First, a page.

COVID-19 and Exitential Dread

Jay Getten | Oct 15, 2020 | 5 min read

We are living amid a global pandemic and have experienced unprecedented changes in our way of life. With the constant bombardment of troubling information on Covid-19, social unrest, and economic uncertainty across multiple media platforms it would be unnatural for us to not feel an overwhelming sense of anxiety.

Change is hard for most people and sweeping change can be paralyzing for many others. The uncertainty of the virus and its far-reaching impact on society is enough to cause anxiety. However, I feel we are being confronted with something far more unsettling. With non-stop coverage of the virus and its seriousness, for the first time since 9-11 we are collectively being confronted by our own mortality.

For me, this confrontation was not blatant. I did not read an article on the Corona Virus and have this immediate realization that my life is incredibly fragile or that I was going to die soon. It was more of gradual feeling like I was sinking. I also had this burning desire to do or complete something, but I could not define what I was supposed to be doing. The sinking feeling and this need to complete something were overwhelming. Normal activities felt unsatisfying and my attempts to distract myself with social media and binging tv shows felt hollow.

The more I tried to fill that void with distraction the more I noticed the sinking feeling and the desire to do something. To understand this, I deactivated my social media account and turned off my TV. I started to look inside myself and I saw that I was afraid of dying without living the life that I want. What was more confounding was that I was not even sure of what I wanted out of this life? Which brought about more anxiety.

During this moment of internal conflict, I remembered reading about existentialism while I was in college. I do not save much but I am grateful that I saved some of my old textbooks. As I looked through a chapter on existential thought I felt encouraged by its words.

Existentialists do not view death negatively but hold that an awareness of death gives significance to living. By blinding ourselves to the reality of our own mortality through distraction, life becomes dull and meaningless. But if we can acknowledge that we are mortal and do not have an eternity to live the life that we want, the present becomes crucial. Fostering an awareness of our mortality can be source of enthusiasm for life and an awakening of our individual potential (Corey, 2009).

This opened the door for a new perspective, but the hard part was still to come. I had to decide if I was going to use this time in self-isolation to look within and ask some difficult questions. This meant fighting temptation to turn on the tv, reactive my Facebook account, or play a game on my phone. I had to sit quietly and ask myself what is important to me, what are my values, what do I want to accomplish in life, and what are the relationships that I want? After, I was able to identify some of these things I noticed that the sinking feeling started to dissipate. Though I felt like was treading water the need to do something remained. I found the solution in taking steps to accomplish the things that I want in life and steps to build or repair my relationships.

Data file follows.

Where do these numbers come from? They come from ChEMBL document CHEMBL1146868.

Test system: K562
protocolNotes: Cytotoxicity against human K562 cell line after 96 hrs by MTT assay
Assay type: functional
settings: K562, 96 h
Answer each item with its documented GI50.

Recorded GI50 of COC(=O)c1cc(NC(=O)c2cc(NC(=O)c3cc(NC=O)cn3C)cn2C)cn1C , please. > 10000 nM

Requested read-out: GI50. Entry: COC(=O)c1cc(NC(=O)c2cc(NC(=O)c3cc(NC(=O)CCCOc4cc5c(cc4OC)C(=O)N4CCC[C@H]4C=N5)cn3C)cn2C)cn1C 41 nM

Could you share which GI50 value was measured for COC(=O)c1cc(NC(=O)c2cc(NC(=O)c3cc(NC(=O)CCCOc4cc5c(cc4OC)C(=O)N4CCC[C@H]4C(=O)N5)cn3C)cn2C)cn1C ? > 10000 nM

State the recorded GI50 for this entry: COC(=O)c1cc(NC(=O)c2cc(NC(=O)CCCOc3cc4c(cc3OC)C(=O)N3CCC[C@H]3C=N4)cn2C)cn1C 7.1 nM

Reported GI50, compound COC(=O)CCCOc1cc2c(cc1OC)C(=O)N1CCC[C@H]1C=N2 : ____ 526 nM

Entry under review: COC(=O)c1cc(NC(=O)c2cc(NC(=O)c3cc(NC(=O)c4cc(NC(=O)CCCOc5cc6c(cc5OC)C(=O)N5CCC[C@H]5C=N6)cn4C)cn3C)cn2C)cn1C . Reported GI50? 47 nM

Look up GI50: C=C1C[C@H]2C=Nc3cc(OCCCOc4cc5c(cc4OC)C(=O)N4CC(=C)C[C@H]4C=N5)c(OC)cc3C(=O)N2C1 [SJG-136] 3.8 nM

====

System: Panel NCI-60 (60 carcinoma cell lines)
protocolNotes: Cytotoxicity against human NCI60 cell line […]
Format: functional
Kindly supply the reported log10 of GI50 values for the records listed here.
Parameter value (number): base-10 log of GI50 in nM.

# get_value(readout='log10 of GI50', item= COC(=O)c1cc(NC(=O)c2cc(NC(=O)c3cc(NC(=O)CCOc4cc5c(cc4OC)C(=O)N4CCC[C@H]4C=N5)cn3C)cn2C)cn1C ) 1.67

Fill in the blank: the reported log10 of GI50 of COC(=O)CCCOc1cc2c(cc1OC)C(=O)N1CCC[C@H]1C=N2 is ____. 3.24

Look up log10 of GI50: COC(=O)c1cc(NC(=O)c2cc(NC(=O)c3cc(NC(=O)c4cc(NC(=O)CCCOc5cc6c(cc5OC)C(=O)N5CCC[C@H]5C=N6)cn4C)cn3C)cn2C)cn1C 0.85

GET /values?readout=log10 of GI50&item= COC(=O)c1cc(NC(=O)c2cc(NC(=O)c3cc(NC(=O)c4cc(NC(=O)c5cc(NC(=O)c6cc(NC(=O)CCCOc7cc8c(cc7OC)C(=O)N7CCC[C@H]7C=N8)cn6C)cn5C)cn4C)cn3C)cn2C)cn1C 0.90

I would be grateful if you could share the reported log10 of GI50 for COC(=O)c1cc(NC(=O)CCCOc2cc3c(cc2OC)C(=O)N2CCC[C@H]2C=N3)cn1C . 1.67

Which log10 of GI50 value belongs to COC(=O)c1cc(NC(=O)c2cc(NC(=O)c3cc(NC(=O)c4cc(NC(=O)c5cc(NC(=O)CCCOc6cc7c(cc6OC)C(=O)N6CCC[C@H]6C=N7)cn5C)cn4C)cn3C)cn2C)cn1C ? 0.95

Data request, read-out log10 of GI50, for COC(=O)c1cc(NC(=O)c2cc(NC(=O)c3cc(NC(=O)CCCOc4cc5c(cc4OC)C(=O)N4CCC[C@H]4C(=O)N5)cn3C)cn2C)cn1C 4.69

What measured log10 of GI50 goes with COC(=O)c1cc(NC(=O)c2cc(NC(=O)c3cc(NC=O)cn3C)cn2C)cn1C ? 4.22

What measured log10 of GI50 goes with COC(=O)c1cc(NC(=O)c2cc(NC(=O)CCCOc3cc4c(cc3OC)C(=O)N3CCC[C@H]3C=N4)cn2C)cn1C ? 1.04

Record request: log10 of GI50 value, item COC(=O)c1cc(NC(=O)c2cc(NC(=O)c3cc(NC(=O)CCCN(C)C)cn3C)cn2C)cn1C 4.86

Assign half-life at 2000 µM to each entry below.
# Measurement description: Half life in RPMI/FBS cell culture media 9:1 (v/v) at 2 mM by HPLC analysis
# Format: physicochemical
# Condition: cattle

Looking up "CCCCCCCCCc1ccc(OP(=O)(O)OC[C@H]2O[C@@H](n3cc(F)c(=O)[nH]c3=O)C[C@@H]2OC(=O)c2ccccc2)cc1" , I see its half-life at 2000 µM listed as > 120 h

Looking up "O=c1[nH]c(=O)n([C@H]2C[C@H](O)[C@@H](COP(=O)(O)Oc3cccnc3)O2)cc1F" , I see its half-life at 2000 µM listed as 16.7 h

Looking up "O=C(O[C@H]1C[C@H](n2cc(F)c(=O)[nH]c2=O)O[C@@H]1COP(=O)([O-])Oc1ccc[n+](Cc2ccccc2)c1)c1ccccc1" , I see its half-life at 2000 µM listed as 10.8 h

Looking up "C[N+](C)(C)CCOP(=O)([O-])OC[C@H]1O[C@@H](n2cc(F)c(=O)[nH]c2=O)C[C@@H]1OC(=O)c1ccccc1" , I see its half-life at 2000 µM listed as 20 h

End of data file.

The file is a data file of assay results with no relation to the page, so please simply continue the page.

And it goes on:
I know these feelings do not go away because of a few days of self-reflection and some initial steps. As the pandemic rolls on with no end in sight, I hope that I am able to continue to disconnect from distraction, reconnect with myself and the people who matter most to me. I also hope to keep the awareness of my own mortality at the forefront of my mind so that I no longer fool myself by thinking I have all the time in the world to do things that I have always wanted and have the kind of relationships that are meaningful to me.

If you are interested in disconnecting from distraction and looking within, I encourage you to join me in utilizing this time to discover what is meaningful to you and start taking steps to realize these things in your life. Self-isolation does not have to be a burden. I honestly believe it can be the hard reset that many of us have needed for some time. I know it is something that I have needed. By collectively looking inward my hope is that we will emerge from this pandemic with a newfound clarity and desire to take steps towards a more purposeful life.


Corey, G. (2009). Theory and practice of counseling psychotherapy. (8th ed.). Belmont, CA : Thomson Higher Education.

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